Using a washing machine plays out the following story. The user tells the machine to do the laundry. The machine performs the long, chugging task. When done, the machine tells you with a buzz. This is true of other appliances like the microwave oven or a toaster. Your smartphone does the same thing…. only it notifies you too much!
Not only appliances. Delegation of work to people works the same way. Efficient delegates will come back to you after they have done your work for you. Without them coming back, you would never know when the work is done.
Let’s imagine what would happen if your washing machine didn’t ping or if your delegate didn’t call you up to say that she’s done.
Without communication, you’d never know if the work is done or when it will be done. So you have two ways to know about the status of work.
One way is to be there while the work is being done and observe it all the time. No need to tell you how much a waste of time this is. Might as well do the work yourself. This is what happens when you fill your water bottle from an electronic water dispenser. The dispenser takes ages to start. Then the dispenser has such a thin spout that it takes at least 90 whole seconds before a 1-litre water bottle is full. If you have a 2-litre bottle, then God help you. The problem is that 90 to 180 seconds is too long to wait for water to fill, but too short to start any meaningful work. The other problem is that you have to turn off the water flow yourself when the bottle is full. If you don’t, then the bottle will overflow and water will be wasted. Not a good use of resources or your time.
Alternatively, you have to initiate the communication. That means interrupting whatever you are doing to frequently check up on the task’s status. This keeps wasting your time and resources. And you cannot focus on whatever is actually important to you. This happens when pasteurising milk on a gas stove. If you overheat the milk, it will overflow from its vessel and spill over. Hence the need to constantly check. But since it takes nearly 10 minutes for milk to boil, you can work on your important task for at least the first five minutes.
I have seen devices which solve both the problems effectively. I have seen water dispensers which have a dedicated 1-litre button, that dispenses exactly a litre of water and pings when done. You just keep your empty bottle under the dispenser’s spout and go back to your work. Likewise, I have an electric stove that slowly boils milk for 20 minutes at a certain temperature and then turns itself off with a beep. The milk is perfectly boiled at the end and there’s no spillage.
So, what’s the observer pattern?
Let’s use a domestic bread toaster as an example as we describe the observer pattern. Your spouse and you want to eat toast for breakfast. Your spouse puts slices of bread into the slot on the toaster while you switch on the button that starts the toasting process. Your spouse and you are the delegators. The toaster is the observee or delegate. The process of toasting has been delegated to the toaster.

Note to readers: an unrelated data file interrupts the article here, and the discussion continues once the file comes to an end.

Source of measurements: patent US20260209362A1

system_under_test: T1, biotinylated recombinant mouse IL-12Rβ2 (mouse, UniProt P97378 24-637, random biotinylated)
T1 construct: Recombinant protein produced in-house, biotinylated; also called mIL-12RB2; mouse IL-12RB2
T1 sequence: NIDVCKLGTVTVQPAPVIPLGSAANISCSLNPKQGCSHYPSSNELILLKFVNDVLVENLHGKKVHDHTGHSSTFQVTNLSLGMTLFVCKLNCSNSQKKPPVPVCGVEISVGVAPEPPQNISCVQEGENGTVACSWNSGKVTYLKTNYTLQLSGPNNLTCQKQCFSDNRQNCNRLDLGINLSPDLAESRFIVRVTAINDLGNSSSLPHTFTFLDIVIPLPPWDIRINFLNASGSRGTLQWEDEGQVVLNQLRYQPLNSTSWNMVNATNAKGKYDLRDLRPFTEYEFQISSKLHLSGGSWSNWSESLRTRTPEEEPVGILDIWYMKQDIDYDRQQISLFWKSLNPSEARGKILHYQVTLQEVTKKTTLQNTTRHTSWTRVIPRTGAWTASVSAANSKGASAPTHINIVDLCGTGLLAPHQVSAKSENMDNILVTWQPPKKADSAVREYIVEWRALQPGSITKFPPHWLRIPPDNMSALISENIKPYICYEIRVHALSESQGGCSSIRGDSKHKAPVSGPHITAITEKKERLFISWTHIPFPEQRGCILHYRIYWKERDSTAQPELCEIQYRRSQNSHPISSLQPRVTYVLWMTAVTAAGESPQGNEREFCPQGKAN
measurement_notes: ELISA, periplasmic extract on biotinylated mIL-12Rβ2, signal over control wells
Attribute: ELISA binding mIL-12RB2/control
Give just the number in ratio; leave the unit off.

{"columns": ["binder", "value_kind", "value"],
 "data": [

Next, someone wants to know when the toaster is done. This is the Observer. One one hand, you yourself can be the observer, responding to the toaster’s ping. Otherwise you can tell another person, say your parents or children, to attend to the toaster’s ping. This person is the observer. Thus, the delegator may not always be the observer.
The Observee and Observer have a set of events which are agreed upon. This agreement is represented by an interface in object-oriented programming. See this post to learn what interfaces are. In our case, the observer wants to know when the toast is done. Let’s call this the onToastDone method. By terms of the agreement, the Observee (toaster) promises to call the onToastDone method on the observer (toaster sounds a ping) as soon as the toast is done. The Observer promises to receive the call and act upon it (removing the finished toast from the toaster).
Observer pattern in software
It is common knowledge that the speed at which data is read from a hard disk or from the Internet are much slower than the speed of a computer’s processor itself. The observer pattern is used to good effect here.
In almost any modern programming language, you will notice that calls to load files from the hard disk and Internet are based on the observer pattern. Your program will request the hard disk to load a file, but then move on to do the next thing. Internet requests are handled similarly. The hard disk or the network operation will later let the app know that the requested resource is loaded and ready for use. What would happen if the app were to wait for the hard disk or Internet to finish its job before moving on? You would have an ugly, irresponsive app that fails to respond to your clicks and taps. Happily, the observer pattern keeps your app responsive.
Delegation and observation help us focus on tasks that are important to us. They help us move on from time-consuming tasks and start the next one, keeping our day active. Please let me know interesting examples of observer pattern that you have witnessed.